You have until today at 5:00 pm (EST) to join in! Post your poem on our May 2018 padlet and I will add it to the wrap-up presentation HERE. One lucky participant will win a personalized copy of Julie's stunning new picture book from Roaring Brook Press:






Wednesday, May 30, 2018

DMC: A cherita by Diane Mayr





backyard gone wild
 

the grass needs cutting
desperately
 

it is too late, now...
three young rabbits have found
their world

© 2018 Diane Mayr. All rights reserved.



Click HERE to read this month's interview with Julie Fogliano. She has challenged us to stare out the window and write a poem about what we see. You might even consider writing something down every day for a week: 
At the end of the week, read through what you wrote and write your favorite bits on a separate piece of paper. I bet there will be a poem in there somewhere… see if you can find it.  – J. F.
You have until Thursday, May 31st, at 5:00 pm (EST) to join in! Post your poem on our May 2018 padlet and I will add it to the wrap-up presentation HERE. One lucky participant will win a personalized copy of Julie's stunning new picture book from Roaring Brook Press:






Tuesday, May 29, 2018

DMC: "The Unappreciated Ninjas" by Angelique Pacheco




THE UNAPPRECIATED NINJAS

I look out of windows,
in Japan where I stay,
I see rooftops,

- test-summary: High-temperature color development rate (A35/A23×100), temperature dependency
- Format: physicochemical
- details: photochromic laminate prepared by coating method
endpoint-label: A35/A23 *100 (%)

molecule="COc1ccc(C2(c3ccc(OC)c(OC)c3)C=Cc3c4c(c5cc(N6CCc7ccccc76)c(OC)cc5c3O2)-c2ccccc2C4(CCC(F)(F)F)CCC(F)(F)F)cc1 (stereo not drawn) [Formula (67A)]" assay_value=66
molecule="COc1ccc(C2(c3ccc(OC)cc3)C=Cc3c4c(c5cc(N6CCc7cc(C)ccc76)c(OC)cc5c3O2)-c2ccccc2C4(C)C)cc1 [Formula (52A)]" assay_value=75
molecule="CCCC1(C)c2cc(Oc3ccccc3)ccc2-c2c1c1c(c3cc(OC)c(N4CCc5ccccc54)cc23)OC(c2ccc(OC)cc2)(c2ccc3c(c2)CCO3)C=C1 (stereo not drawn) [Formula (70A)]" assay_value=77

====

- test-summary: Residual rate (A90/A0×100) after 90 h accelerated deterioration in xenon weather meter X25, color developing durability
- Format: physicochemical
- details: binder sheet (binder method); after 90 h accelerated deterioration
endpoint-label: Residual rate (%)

Chimneys made of clay.

Rats scramble over shops,
And fly across flats,
I begin to imagine,
Urban hilltops.

Where ninjas battle,
And samurai’s hold sway,
Where fears are far,
And nerves don’t fray.

The train screams,
Pulling in the station,
I look down,
To see a Gaijin Invasion.

© 2018 Angelique Pacheco. All rights reserved.



Click HERE to read this month's interview with Julie Fogliano. She has challenged us to stare out the window and write a poem about what we see. You might even consider writing something down every day for a week: 
At the end of the week, read through what you wrote and write your favorite bits on a separate piece of paper. I bet there will be a poem in there somewhere… see if you can find it.  – J. F.
You have until Thursday, May 31st, at 5:00 pm (EST) to join in! Post your poem on our May 2018 padlet and I will add it to the wrap-up presentation HERE. One lucky participant will win a personalized copy of Julie's stunning new picture book from Roaring Brook Press:






Monday, May 28, 2018

DMC: "Circle of Life" by M. Hogan




CIRCLE OF LIFE

Outside my window
morning light grows
the glassy-eyed chipmunk 
yesterday’s gift from my cat
still lies on the granite step

Last night
snarls ripped through 
the dark
My fervent calls
yielded no response
just furtive rustling 
in the shadowed woods
I slipped back indoors
into uneasy sleep

Outside my window
morning light grows
the chipmunk remains
my cat does not appear.

© 2018 M. Hogan. All rights reserved.

* Note from Michelle: I'm pleased to report that Molly's cat did eventually return!

 
Click HERE to read this month's interview with Julie Fogliano. She has challenged us to stare out the window and write a poem about what we see. You might even consider writing something down every day for a week: 
At the end of the week, read through what you wrote and write your favorite bits on a separate piece of paper. I bet there will be a poem in there somewhere… see if you can find it.  – J. F.
You have until Thursday, May 31st, at 5:00 pm (EST) to join in! Post your poem on our May 2018 padlet and I will add it to the wrap-up presentation HERE. One lucky participant will win a personalized copy of Julie's stunning new picture book from Roaring Brook Press: